Using a longer screed would have enable you to bridge across between the form walls.
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  #405  
Old 04-26-2010, 07:13 PM
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Default Re: 36" in Seattle

This weekend I took the forms off the new counter. I am quite pleased with it. It is very dense concrete, not necessarily butter smooth on top (which I only floated with wood, not magnesium, but very solid, and the under-face and sides are extremely smooth where the (too) high water content really creamed up against the forms.

Maybe it'll crack to pieces from being mixed too wet, I dunno.

Then I started stuccoing the oven with surface bonding cement. I was not prepared for just how bizarre the stuff is. It is truly weird. The work is quite a bit slower for me than I imagine it is for most applications because I have to work it over those numerous strange edges and corners, many of which are concave. I think stuccoing the large exterior faces will actually go much more quickly. If you look closely, you will notice that I stuck on little drain-aways at many of the weep-holes with the intention of letting water drip into the planter beds instead of running down the stucco (behind the eventual plastic liner and under the planter beds).

Also, I applied most of the talavera tiles with Liquid Nails. Just a few more to go.
Attached Thumbnails
36" in Seattle-305-counterformsremoved.jpg   36" in Seattle-308-applyingsbc.jpg   36" in Seattle-309-planterbedswithsbc.jpg   36" in Seattle-310-applyingtiles.jpg   36" in Seattle-311-applyingtiles.jpg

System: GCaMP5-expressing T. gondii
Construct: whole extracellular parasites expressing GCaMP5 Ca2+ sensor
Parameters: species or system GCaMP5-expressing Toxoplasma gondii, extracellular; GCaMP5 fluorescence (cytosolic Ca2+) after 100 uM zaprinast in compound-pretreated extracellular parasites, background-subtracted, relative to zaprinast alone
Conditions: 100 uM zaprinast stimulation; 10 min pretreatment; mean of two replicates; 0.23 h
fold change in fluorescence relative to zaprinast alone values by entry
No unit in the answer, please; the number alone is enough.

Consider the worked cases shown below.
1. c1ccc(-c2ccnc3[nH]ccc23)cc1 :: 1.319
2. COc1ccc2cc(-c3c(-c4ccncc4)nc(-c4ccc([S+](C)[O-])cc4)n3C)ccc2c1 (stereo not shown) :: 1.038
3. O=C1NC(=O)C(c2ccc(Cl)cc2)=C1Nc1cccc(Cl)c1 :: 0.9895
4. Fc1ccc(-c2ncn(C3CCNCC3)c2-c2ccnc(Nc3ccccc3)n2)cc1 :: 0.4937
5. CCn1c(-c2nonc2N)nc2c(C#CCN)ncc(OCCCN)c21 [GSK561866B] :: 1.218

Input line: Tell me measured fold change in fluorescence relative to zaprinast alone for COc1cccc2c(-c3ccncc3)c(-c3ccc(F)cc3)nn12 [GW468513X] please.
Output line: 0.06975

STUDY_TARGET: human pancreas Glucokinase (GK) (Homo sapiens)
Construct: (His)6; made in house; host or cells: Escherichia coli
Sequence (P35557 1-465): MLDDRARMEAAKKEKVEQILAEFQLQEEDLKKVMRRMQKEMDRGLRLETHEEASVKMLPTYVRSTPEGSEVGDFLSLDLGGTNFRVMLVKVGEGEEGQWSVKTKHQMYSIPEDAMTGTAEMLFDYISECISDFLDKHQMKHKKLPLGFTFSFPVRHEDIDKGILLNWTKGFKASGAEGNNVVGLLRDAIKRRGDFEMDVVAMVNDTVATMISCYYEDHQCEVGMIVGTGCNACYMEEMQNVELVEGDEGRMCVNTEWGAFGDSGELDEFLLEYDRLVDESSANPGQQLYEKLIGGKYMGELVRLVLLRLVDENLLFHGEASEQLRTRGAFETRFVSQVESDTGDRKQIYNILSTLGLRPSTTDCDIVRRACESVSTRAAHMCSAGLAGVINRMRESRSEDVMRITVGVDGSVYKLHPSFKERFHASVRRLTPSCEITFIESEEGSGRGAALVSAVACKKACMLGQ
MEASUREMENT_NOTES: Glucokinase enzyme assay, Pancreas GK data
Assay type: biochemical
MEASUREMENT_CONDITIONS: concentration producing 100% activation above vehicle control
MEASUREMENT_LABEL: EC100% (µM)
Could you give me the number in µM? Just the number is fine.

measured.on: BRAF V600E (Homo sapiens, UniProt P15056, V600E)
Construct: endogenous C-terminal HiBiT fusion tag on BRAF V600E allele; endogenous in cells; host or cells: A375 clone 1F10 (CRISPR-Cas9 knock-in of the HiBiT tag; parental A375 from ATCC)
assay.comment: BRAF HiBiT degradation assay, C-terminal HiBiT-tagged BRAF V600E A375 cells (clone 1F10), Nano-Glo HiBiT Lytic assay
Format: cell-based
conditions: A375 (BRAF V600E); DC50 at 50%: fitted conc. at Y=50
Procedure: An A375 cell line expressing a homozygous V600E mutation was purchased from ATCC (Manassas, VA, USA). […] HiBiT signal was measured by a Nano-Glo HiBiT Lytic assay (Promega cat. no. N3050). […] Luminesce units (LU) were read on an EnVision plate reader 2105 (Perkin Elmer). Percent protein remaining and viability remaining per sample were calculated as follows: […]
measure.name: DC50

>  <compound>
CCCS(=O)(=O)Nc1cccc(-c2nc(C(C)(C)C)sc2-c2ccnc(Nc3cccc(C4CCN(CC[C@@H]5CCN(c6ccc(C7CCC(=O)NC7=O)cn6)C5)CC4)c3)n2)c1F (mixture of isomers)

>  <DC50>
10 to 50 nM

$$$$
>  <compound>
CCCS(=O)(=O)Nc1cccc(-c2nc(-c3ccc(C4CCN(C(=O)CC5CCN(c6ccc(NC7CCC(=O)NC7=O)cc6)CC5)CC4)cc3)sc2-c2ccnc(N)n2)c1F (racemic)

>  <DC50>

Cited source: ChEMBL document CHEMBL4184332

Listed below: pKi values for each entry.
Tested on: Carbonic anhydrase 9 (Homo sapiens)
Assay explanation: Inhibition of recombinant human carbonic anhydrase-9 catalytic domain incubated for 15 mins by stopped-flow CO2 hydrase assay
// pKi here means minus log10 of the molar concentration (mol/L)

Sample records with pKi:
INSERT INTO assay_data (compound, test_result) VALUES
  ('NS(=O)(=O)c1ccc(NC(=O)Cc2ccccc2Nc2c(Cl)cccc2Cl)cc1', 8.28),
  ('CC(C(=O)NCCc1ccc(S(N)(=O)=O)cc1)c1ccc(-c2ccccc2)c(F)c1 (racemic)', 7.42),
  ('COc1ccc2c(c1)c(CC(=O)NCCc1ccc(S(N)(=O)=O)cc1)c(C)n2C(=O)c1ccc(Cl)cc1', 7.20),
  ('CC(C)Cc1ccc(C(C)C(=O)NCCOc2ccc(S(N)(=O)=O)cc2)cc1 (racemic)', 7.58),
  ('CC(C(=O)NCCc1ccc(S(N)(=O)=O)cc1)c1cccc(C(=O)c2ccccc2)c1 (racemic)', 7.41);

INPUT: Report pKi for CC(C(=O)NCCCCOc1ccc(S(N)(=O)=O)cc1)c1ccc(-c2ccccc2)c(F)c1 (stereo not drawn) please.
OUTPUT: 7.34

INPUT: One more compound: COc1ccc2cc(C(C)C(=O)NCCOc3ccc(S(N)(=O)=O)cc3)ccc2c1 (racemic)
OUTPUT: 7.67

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  #406  
Old 04-26-2010, 07:18 PM
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Default Re: 36" in Seattle

Threw our first "party" last night, a mere six people and four pizzas, so pretty mild. Everyone was super impressed. Check out the ace bandage on my "tennis" elbow. Got that pipe-bending and hammering rebar for the counter last week, ugh.

One margherita, one pepperoni, one goat-cheese/spinach, one pesto/mushroom/tomato.

Also made a hearth bread later. It's okay I guess.
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36" in Seattle-313-makingpizzas9and10.jpg   36" in Seattle-314-pizzas9and10.jpg   36" in Seattle-315-pizza11.jpg   36" in Seattle-316-pizza12.jpg   36" in Seattle-317-pizzas9-12godown.jpg  

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  #407  
Old 04-26-2010, 08:11 PM
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Default Re: 36" in Seattle

Good work on the stucco/sbc. I'm sure I will be hitting you up with some questions on it in a few months.

Nice looking pizza's - how has the crust been working out for you?
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  #408  
Old 04-26-2010, 08:17 PM
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Default Re: 36" in Seattle

Looking good. That tomato mushroom pizza looks tasty. Why only 4?
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  #409  
Old 04-26-2010, 09:56 PM
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Default Re: 36" in Seattle

People are starting to throw parties. Very nice!
And your oven is starting to take very good shape. Unique.

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  #410  
Old 04-26-2010, 10:05 PM
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Default Re: 36" in Seattle

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Originally Posted by Tscarborough View Post
Looking good. That tomato mushroom pizza looks tasty. Why only 4?
We only had six people, plus salad and dessert. There wasn't any point in making more than that...plus it was one 500g recipe so it was a logical "chunk".

The tomato mushroom pizza was also pesto but I didn't put enough pesto on it.